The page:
São Carlos National Theatre (Teatro Nacional de São Carlos)

The Sāo Carlos National Theatre (or Teatro Nacional de São Carlos in Portuguese) is an opera house and theatre in the Chiado district of Lisbon that plays host to a wide range of artistic events including classical music concerts, ballets, and opera. If you’ve always dreamed of attending one of these events and don’t know where to find such entertainment in Lisbon, this is the place! Now, let’s get dressed up in our finest clothes for the evening and bask in the elegance of this gorgeous opera house as we first take you back in history to learn how it all began.

São Carlos National Theatre, Photo by Becky Gillespie


The São Carlos National Theatre was never supposed to exist. On March 31, 1755, the Ópera do Tejo opened its doors to the public intending to be the main opera house of the city. Just over seven months later, on November 1, 1755, the Lisbon Earthquake destroyed most of the city including the new, luxurious opera house. Almost forty years later, the São Carlos National Theatre opened as its replacement on June 30, 1793.

The theatre was named after Prince Regent Dom João Carlos. Its design, inspired by La Scala in Milan, was the work of architect José da Costa e Silva. This venue quickly became a hub for Italian opera, drawing prestigious artists and composers.

In the 19th century, São Carlos faced challenges, including financial struggles and a devastating fire in 1836. Despite these setbacks, it was rebuilt and continued to flourish, hosting world-renowned performers. The theatre played a significant role in introducing Romanticism in Portugal and has maintained its reputation as a premier opera house.

The 20th century saw São Carlos adapting to changing artistic trends, incorporating modern operas and ballets into its repertoire. It underwent extensive renovations in the late 1940s, preserving its historical charm while updating its facilities. Today, São Carlos remains a symbol of Lisbon’s rich artistic heritage and continues to host a wide range of performances, from classical operas to contemporary productions.


The São Carlos National Theatre is a prominent example of neoclassical architecture, showcasing the influence of the Italianate style. Commissioned by Queen Maria I, its façade is distinguished by six Ionic columns, supporting a triangular pediment, and flanked by two symmetrical wings. The building’s exterior is characterized by its balanced proportions and elegant simplicity, typical of neoclassical aesthetics.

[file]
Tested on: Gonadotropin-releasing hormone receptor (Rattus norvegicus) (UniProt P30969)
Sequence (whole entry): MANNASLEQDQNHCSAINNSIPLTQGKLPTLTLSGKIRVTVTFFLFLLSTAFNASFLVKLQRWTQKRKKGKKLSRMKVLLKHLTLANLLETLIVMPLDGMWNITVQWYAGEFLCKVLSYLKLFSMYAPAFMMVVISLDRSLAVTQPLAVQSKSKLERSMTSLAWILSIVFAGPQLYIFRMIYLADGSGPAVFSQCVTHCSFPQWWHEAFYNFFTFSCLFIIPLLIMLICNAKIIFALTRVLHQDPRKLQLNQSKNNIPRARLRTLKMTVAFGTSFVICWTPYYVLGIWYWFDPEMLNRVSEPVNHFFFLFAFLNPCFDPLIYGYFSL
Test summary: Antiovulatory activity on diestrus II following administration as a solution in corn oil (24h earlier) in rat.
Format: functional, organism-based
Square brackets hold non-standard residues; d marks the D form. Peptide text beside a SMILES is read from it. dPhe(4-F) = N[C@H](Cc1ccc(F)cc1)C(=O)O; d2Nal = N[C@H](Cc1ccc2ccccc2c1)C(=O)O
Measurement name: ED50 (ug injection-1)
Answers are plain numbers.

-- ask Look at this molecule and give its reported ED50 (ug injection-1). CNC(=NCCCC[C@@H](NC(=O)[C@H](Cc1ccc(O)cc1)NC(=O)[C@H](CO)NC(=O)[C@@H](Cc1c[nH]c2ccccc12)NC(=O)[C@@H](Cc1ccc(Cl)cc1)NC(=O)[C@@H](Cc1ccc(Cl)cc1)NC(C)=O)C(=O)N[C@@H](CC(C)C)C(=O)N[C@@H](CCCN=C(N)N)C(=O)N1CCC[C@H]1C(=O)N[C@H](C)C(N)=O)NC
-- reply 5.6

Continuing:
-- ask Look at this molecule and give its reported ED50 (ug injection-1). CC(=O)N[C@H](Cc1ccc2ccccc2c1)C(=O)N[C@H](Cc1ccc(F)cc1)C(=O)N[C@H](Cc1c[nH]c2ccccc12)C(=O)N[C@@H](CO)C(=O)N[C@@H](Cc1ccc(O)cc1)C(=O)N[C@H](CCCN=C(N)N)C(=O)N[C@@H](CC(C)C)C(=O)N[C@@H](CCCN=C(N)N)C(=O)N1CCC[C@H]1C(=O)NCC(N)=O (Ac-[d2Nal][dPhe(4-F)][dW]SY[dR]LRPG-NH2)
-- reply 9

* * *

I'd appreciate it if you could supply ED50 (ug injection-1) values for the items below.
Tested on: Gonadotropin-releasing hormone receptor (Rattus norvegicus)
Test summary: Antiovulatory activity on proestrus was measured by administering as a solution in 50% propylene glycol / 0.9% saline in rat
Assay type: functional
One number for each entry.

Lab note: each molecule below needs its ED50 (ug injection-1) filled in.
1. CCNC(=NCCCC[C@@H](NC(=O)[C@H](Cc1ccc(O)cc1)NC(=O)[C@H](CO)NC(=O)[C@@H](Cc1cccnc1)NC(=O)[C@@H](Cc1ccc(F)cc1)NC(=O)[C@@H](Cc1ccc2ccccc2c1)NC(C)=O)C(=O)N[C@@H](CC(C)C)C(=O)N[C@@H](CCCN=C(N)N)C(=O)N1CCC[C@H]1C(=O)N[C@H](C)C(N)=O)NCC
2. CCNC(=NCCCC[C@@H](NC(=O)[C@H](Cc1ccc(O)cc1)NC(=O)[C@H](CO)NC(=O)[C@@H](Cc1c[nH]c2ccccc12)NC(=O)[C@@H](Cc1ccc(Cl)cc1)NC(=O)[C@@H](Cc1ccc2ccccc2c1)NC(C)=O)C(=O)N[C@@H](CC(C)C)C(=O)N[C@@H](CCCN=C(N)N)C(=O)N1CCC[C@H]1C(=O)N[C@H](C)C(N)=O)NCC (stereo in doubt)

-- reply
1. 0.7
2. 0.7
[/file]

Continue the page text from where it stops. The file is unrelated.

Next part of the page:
Inside, the theatre features a sumptuous auditorium that can house around 1200 guests. Richly decorated with gold, blue, and ivory colors, it embodies a luxurious atmosphere and has beautifully painted ceilings. The horseshoe-shaped design, influenced by Italian opera houses, enhances acoustics, creating an exceptional auditory experience.

The theatre has undergone several renovations, the most significant in the early 20th century. These updates introduced modern amenities while preserving historical elements. There is a cloakroom and a bar where guests can order drinks during the intermission of a show.

Getting ready for an opera at the São Carlos National Theatre, Photo by Becky Gillespie

Visiting Times & Tickets


Times vary depending on the day of the performance. Please check the showtimes. Generally, performances on weekdays start at 8:00 PM, Saturdays start at 6:30 PM, and Sundays start at 4:30 PM.


Prices vary depending on the performance and section of the theater but generally vary between 25€ to 70€. The cheapest seats in the balcony section at the back of the theatre tend to sell out first, and the seats on the floor are usually some of the most expensive. If you want to treat yourself, go for one of the front seats on the floor or the right or left cabin seats.

To see the schedule for all upcoming shows at different cultural venues throughout the show, check here. To purchase tickets, click here.

Please note that there are no children or senior prices. All tickets cost the same per section of the theatre.

Seeing the ballet at São Carlos National Theatre, Photo by Becky Gillespie

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